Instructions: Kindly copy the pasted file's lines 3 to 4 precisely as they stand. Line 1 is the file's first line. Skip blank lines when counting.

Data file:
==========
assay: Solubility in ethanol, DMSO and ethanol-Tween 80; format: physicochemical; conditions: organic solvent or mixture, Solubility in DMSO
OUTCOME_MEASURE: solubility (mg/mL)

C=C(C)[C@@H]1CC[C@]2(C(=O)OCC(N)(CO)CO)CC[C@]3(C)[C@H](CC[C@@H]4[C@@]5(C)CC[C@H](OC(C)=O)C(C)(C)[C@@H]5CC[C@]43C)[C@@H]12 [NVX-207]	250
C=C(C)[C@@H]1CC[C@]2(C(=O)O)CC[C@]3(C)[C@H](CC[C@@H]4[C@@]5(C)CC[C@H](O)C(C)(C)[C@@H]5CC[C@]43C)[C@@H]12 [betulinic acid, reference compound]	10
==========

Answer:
C=C(C)[C@@H]1CC[C@]2(C(=O)OCC(N)(CO)CO)CC[C@]3(C)[C@H](CC[C@@H]4[C@@]5(C)CC[C@H](OC(C)=O)C(C)(C)[C@@H]5CC[C@]43C)[C@@H]12 [NVX-207]	250
C=C(C)[C@@H]1CC[C@]2(C(=O)O)CC[C@]3(C)[C@H](CC[C@@H]4[C@@]5(C)CC[C@H](O)C(C)(C)[C@@H]5CC[C@]43C)[C@@H]12 [betulinic acid, reference compound]	10